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The other end of the braided USB cable has a special plug that slips and locks tight right underneath the wheel; once it is locked in place there is no chance of it slipping out accidentally. A nice touch is that the center sensor also has a special ring surrounding it made of the same material as the ultra-slick mouse feet.

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One of the most prominent features on the base is the pulsating and cycling color glow that emanates from bottom of the mouse — the mouse wheel even syncs up the color cycling with the base for a very futuristic glowing effect.


The Razer Mamba does not include a CD or any software; the only requirement is the drivers provided on the Razer website to customize the mouse (they are not needed for basic operation or once the mouse is set up with the custom preferences). The driver screens are more streamlined than previous versions of Razer’s software, making the experience of setup rather quick and easy. Driver and firmware versions are clearly labeled at the bottom of each screen.

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WWhen the default Windows 5-button layout just isn’t enough, this is the go-to screen. The DPI sensitivity buttons are considered the 6th and 7th button on this mouse, and those are also configurable. On the tweaking performance screen DPI sensitivity may be set globally across all profiles or per profile. Ultrapolling sensitivity may also be set here and can be cranked up to 1000Hz. Finer adjustments may be made from the submenus listed below on this screen.

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A really great feature is that each profile can not only be setup with different stages of sensitivity controlled by the DPI switches, but the number of stages per profile (1-5) can also be configured. This alone gets a nod towards flexibility and innovation. The auto surface calibration and lift-off range features may also be toggled here. We recommend keeping Surface Calibration on unless the surface is multicolored.

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The profiling manager is where preferences are saved onto the synapse chip and more specifically, if a profile should be auto-activated upon program specific execution. We advise keeping the profile list to a minimum if possible, since each profile takes 6 seconds to load and save to the Mamba wirelessly. Complex macro chains may also be set and saved accordingly, to aid in maddening keyboard mashing games where long strings of input key strokes combined with timing is essential.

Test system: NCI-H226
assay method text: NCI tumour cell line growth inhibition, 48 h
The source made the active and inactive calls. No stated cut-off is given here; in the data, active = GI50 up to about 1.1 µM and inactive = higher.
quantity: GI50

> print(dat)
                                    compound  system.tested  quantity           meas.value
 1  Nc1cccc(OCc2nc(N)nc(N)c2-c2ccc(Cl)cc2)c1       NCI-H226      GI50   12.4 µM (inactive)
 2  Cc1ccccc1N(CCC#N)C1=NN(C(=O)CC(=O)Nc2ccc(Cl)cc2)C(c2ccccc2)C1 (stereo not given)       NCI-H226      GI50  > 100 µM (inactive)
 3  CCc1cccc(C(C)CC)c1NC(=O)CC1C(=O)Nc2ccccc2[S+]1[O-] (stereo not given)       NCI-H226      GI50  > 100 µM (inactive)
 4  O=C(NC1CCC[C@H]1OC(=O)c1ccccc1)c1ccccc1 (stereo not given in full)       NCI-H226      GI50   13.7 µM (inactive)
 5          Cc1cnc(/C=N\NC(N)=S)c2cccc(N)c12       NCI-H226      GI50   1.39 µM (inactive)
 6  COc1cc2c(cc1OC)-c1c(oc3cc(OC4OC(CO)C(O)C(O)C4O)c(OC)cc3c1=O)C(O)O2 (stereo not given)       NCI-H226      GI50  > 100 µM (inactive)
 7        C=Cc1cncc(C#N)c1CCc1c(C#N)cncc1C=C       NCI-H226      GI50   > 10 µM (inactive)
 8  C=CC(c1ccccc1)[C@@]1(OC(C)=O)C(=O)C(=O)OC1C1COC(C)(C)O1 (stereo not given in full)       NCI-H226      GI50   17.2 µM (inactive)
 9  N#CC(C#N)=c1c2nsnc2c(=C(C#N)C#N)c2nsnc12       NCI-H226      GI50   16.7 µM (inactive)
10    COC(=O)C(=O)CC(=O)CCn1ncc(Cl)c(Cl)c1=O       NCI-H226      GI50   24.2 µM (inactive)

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When Razer introduces a new product from the elite line, it’s usually done with an appropriate amount of class and flair — the Mamba 4G is no exception. The lighting and power section allows user to control the intensity of the mouse wheel light as well as selecting any color. A full color spectrum of pulsating light that syncs up with the base is also an attractive feature. Power savings may be controlled by adjusting how long the mouse stays awake before going into sleep mode (monitored by a green status light on the side). 

Testing & Methodology 

A higher end system is being used for testing to ensure the 1000MHz polling can be utilized; some older motherboards sometimes have issues with this due to USB port configuration (this can introduce artificial lag into an application or game making the mouse feel unresponsive). Listed below is the relevant testing gear specifications: 

Mamba Dual Sensor 4G Test Rig


Intel Sandy Bridge i5 2500k @ 4.40Ghz


Gigabyte GA-Z68XP-UD5 


Corsair Dominator XMP 1866 (2 x 4 gigs)


MSI GTX 560 Ti Twin Frozr II 


Cooler Master Silent Pro Gold 800 

Applications and games were rigorously tested over a 3 week period to get an overall feel for the Mamba’s performance. The software tested was intended to give a maximum in variation (of movement) to the duties the mouse may perform: from precision work; to hyper-reflexive aiming; to skilled firing on all buttons. Here is the list of applications used: 

Software Tested 

Adobe Photoshop CS4 64bit (hardware accelerated) 

Deus Ex: Human Revolution 

Crysis 2  

Hellgate: London

Surfaces tested was basically all the mouse pad types available:  steel series, standard cloth, rubberized gel (with cloth over it), hard textured plastic, smooth textured plastic, and aluminum with a sandblasted surface. Glass, mirrors, and other fabrics were also tested; however, in most scenarios these surfaces are far from ideal for any serious use.